Aside from writing awesome posts, one of my duties around this blog is to make sure everyone else’s posts turn out awesome too. (Translation: I’m Editor-in-Chief.) Editing for a geeky blog has its quirks, to be sure, and that’s how I found myself Googling “is muggle capitalized” a few days ago. The first result that wasn’t Yahoo Answers was from the livejournal community fandom_grammar, and this is the story of how I fell in love.
The Fandom Grammar team is made up of fans from a variety of fandoms who have made it their mission to provide friendly grammatical instruction to the internet masses. They do this in a variety of ways. One way, as I discovered, was by answering tricky grammar and style questions about fandom subjects. Aside from my Harry Potter question, they have covered such varied topics as how to effectively write lolcat speech in fanfic and how to deal with transliteration in fandoms whose source language is not English.
They also occasionally post funny grammar-themed comics, or explain the etymology of various phrases and idioms like “let sleeping dogs lie” or “the calm before the storm” and how to use them effectively in your fanfic.
Their main activity, however, is teaching general grammar lessons about oft-misused words using fandom examples. Where else can you find Once Upon a Time’s Regina, Saiyuki Gaiden’s Konzen, Kenren, and Tenpou, and Tony Stark all in one place, helping authors better themselves? (The answer is probably some really weird crossover fic, but let’s not get into that.)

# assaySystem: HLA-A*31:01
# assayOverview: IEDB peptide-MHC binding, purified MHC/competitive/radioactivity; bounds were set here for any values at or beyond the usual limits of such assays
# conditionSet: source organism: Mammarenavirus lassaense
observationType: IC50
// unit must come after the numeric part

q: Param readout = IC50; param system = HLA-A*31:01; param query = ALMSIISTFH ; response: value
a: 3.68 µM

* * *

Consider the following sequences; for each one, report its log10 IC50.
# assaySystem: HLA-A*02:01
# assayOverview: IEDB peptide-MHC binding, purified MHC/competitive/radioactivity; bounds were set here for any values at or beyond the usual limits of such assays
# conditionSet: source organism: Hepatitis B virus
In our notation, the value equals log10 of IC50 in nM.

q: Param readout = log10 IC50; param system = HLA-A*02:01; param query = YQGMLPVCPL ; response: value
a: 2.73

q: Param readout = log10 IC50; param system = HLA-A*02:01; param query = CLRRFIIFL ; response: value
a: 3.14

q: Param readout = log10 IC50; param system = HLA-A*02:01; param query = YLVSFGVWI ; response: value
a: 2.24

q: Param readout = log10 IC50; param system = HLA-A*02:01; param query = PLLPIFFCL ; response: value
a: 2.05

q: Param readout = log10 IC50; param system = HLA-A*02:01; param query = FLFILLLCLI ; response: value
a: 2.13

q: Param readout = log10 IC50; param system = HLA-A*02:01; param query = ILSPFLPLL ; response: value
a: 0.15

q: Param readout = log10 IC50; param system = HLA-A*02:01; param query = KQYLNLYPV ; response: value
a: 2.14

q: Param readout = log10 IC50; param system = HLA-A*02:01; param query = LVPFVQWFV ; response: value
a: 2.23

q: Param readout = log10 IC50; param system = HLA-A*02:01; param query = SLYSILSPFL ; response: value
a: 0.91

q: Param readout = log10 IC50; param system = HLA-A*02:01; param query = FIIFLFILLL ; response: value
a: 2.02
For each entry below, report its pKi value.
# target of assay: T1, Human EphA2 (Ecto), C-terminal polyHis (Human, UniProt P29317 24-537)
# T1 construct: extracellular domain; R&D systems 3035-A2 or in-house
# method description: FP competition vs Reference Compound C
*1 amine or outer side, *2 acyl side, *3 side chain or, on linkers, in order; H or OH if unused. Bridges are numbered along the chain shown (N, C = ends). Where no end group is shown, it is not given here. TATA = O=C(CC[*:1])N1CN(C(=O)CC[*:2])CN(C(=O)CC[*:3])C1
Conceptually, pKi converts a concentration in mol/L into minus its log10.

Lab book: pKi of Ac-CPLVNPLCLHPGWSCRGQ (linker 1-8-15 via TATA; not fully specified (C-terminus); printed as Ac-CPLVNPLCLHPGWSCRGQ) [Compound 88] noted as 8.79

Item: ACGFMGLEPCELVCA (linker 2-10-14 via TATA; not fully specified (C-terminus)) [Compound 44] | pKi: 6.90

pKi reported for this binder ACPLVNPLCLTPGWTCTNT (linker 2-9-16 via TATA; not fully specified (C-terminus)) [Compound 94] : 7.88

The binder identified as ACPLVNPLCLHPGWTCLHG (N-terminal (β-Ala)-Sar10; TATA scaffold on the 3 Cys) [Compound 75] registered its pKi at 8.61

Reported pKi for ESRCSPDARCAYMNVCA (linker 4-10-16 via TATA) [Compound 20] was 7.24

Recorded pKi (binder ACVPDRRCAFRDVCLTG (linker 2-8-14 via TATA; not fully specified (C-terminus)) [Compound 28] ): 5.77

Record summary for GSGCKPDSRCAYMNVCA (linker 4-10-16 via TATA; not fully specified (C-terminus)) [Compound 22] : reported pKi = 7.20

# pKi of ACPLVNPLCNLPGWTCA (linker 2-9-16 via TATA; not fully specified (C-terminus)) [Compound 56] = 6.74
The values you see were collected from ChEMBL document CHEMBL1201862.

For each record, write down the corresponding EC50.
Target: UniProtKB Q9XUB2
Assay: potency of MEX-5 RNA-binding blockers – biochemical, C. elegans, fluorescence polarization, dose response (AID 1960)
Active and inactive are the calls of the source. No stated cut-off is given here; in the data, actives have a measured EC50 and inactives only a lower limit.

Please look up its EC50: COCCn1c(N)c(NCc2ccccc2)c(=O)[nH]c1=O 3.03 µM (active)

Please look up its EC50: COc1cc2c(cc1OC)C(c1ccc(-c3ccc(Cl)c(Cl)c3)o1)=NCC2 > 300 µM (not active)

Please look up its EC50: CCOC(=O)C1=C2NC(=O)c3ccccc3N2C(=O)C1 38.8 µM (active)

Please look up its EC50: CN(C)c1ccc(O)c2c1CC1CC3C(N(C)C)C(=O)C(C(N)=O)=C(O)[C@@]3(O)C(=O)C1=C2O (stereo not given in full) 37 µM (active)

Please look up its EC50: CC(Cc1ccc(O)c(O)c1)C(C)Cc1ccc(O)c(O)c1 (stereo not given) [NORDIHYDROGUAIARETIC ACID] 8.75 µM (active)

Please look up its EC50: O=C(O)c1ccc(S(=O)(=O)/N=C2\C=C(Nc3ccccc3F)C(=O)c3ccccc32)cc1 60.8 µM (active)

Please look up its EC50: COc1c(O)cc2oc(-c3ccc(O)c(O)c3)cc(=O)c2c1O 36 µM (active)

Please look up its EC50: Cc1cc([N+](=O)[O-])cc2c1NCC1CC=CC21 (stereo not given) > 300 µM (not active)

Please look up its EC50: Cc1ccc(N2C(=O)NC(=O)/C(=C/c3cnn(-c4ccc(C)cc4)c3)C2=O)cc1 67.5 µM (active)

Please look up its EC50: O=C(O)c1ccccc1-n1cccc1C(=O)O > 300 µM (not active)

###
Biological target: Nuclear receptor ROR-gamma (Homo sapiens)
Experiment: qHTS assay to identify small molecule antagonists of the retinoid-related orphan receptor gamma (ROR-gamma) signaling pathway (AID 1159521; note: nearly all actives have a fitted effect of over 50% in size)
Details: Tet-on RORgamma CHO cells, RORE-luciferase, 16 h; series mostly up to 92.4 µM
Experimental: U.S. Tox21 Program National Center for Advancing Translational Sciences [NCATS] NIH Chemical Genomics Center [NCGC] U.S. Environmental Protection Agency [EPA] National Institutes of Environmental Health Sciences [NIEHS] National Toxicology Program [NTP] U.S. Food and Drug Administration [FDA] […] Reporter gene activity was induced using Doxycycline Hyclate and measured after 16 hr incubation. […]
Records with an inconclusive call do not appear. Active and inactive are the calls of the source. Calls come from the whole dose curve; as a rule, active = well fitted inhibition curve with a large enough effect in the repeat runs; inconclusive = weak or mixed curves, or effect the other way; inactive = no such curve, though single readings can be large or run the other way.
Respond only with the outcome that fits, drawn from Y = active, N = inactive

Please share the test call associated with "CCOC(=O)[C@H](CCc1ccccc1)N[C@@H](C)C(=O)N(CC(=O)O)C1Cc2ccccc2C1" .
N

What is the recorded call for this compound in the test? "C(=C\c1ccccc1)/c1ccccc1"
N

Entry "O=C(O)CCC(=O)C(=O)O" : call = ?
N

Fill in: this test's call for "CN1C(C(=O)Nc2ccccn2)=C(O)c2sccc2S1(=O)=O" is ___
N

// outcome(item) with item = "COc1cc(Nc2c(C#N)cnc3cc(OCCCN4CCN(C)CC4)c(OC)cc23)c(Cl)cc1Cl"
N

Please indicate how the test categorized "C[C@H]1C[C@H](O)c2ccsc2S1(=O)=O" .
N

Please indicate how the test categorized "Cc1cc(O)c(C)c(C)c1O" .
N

Fandom Grammar is a great resource for fanfic writers as well as any member of fandom with a passing interest in grammatical accuracy. They’re also always open to queries, so if you have a grammar question that needs answering, hop on over and ask a question!
(Oh, and yes. “Muggle” is capitalized, if you were wondering.)
Dear Esteemed Lady Saika,
It seems perhaps a bit cheeky, given your role and the topic of this post, to mention this, but I shal persevere.
In your penultimate paragraph (forgive me, I just love that word) I think something slipped under the editorial radar. This is what I see: “Their main activity, however, is teaching general grammar lessons about oft-misused words using fandom examples. They choose two words or phrases Where else can you find…” Did something get misplaced here, or cut out in error?
Not cheeky at all – honestly, I knew I would end up with some egregious error in this post because it was -about- grammar. Needless to say, it’s fixed now. Thanks for the catch!
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